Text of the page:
Featuring Steve Gold and Scott Hernandez's sale at Circa (285 West 110th Street) Upper West Side, as well as Julia Boland:
At a time when the luxury housing market is in a slump across Manhattan, a sprawling new penthouse on the edge of Harlem set a record for the most expensive uptown condo sale at more than $9.4 million.
The penthouse at Circa Central Park on the corner of West 110th Street and Frederick Douglass Boulevard has five bedrooms, a 30-foot living room, a full dining room and two terraces looking out over Central Park above the tree line. It was the most expensive condo sale above 96th street on Manhattan’s West Side and 102nd street on the East Side, according to real- estate broker Corcoran.
Brokers said the sale flags the growing appeal of an address in edgier uptown neighborhoods for affluent buyers who can afford to live anywhere.
At the same time, they said, it highlights how in the current weak luxury market, wealthy apartment hunters are carefully weighing the comparative costs of buying and owning a grand apartment in different locations.
The sale of the 11th floor apartment by Circa developer Artimus closed on Thursday, for a price of $9.45 million, according to Steve Gold, a Corcoran broker who represented the seller. The identity of the buyer wasn’t disclosed. The purchaser was listed as Circa North Star LLC, a newly created entity.
Mr. Gold said the apartment was listed for $9.8 million, and sold at about a 4% discount. It went into contract in September, he said.
Circa Central Park is a modernist concrete building, with a curved facade facing a traffic circle.
The penthouse is 3,734 square feet, not including 1,200 square feet of outdoor space, or about $2,531 a square foot.
That price is a bargain compared with the per-square-foot price of some large units with outdoor space in new buildings on the Hudson River or along Central Park South, running between 30% to 50% more.
But the Circa apartment also comes with a huge advantage: a 25-year tax abatement, that is no longer available to new luxury buildings. Mr. Gold said it would be worth more than $2 million tax savings over 25 years.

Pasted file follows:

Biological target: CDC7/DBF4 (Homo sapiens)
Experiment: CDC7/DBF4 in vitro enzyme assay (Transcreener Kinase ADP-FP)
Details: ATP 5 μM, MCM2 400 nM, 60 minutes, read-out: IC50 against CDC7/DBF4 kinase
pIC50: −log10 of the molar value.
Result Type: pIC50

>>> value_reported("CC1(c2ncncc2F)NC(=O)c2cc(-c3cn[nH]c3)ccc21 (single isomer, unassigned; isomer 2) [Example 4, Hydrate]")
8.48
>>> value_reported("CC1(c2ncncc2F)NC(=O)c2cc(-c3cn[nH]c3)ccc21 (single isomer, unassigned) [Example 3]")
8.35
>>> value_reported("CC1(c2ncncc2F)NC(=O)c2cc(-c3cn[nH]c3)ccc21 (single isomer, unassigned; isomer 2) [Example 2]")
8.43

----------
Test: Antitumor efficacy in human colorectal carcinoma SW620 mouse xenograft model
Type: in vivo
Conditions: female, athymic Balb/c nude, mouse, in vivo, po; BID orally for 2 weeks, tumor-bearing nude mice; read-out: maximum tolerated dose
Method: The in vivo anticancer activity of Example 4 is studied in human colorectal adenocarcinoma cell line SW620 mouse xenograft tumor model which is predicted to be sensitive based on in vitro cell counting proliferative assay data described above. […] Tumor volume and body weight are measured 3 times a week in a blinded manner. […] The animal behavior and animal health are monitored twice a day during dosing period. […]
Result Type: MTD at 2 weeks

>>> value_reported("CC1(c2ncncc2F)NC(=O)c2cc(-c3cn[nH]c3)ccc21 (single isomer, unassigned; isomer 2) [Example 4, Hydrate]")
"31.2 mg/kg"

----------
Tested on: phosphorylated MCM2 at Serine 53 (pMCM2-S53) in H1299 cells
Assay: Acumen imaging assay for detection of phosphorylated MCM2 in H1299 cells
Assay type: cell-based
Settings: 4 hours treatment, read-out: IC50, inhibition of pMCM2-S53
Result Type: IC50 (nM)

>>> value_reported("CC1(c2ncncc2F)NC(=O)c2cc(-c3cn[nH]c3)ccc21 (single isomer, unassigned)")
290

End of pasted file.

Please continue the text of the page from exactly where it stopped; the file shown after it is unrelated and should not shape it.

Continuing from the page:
One of the five bedrooms in the penthouse at 285 W 110th St.
The annual taxes are $6,971, instead of $49,425 without the abatement, according to the latest tax bill for the penthouse.
"Buyers are no longer making quick decisions," Mr. Gold said. "They have to fall in love with the product, see quality and after the emotional part they have to feel there is relative value" compared with other apartments.
Circa Central Park is a modernist concrete building, with a curved facade facing a traffic circle. It was built on the site of what had been a city-owned gasoline station.
It went on the market in 2015, and so far half of its 38 market-rate apartments have been sold. Mr. Gold said the developers were comfortable with their current asking prices, despite the slowdown in the market.
"Harlem isn’t a value play anymore," said Julia Boland, a Corcoran broker who wasn’t involved in the Circa penthouse sale. She said many buyers, including older couples moving back to the city from the suburbs, choose Harlem for "the creativity, the edginess, the sense that new things are being created every day."
"People with $9 million to spend have choices, they can live anywhere in Manhattan, but they chose Harlem," she said.